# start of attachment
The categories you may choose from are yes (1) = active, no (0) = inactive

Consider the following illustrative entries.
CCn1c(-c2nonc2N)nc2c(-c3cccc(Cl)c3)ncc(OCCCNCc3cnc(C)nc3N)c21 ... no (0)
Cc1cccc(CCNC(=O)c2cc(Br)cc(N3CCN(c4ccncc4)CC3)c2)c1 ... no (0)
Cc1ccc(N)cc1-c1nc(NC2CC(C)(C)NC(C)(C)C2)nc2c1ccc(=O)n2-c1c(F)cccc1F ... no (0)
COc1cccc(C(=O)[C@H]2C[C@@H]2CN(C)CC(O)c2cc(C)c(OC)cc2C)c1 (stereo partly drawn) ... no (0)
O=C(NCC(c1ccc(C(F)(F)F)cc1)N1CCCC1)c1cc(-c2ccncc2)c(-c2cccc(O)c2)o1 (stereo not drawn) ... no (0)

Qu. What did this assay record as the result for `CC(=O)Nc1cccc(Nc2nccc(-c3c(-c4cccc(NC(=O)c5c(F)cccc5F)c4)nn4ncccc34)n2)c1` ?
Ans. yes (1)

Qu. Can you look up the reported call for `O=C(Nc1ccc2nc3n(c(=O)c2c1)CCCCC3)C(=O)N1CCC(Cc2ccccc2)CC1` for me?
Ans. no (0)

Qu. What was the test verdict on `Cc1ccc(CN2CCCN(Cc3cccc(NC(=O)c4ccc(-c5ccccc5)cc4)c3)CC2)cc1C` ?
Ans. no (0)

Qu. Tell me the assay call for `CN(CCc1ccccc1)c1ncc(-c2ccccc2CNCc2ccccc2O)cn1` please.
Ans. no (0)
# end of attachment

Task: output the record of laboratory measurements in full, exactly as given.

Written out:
The categories you may choose from are yes (1) = active, no (0) = inactive

Consider the following illustrative entries.
CCn1c(-c2nonc2N)nc2c(-c3cccc(Cl)c3)ncc(OCCCNCc3cnc(C)nc3N)c21 ... no (0)
Cc1cccc(CCNC(=O)c2cc(Br)cc(N3CCN(c4ccncc4)CC3)c2)c1 ... no (0)
Cc1ccc(N)cc1-c1nc(NC2CC(C)(C)NC(C)(C)C2)nc2c1ccc(=O)n2-c1c(F)cccc1F ... no (0)
COc1cccc(C(=O)[C@H]2C[C@@H]2CN(C)CC(O)c2cc(C)c(OC)cc2C)c1 (stereo partly drawn) ... no (0)
O=C(NCC(c1ccc(C(F)(F)F)cc1)N1CCCC1)c1cc(-c2ccncc2)c(-c2cccc(O)c2)o1 (stereo not drawn) ... no (0)

Qu. What did this assay record as the result for `CC(=O)Nc1cccc(Nc2nccc(-c3c(-c4cccc(NC(=O)c5c(F)cccc5F)c4)nn4ncccc34)n2)c1` ?
Ans. yes (1)

Qu. Can you look up the reported call for `O=C(Nc1ccc2nc3n(c(=O)c2c1)CCCCC3)C(=O)N1CCC(Cc2ccccc2)CC1` for me?
Ans. no (0)

Qu. What was the test verdict on `Cc1ccc(CN2CCCN(Cc3cccc(NC(=O)c4ccc(-c5ccccc5)cc4)c3)CC2)cc1C` ?
Ans. no (0)

Qu. Tell me the assay call for `CN(CCc1ccccc1)c1ncc(-c2ccccc2CNCc2ccccc2O)cn1` please.
Ans. no (0)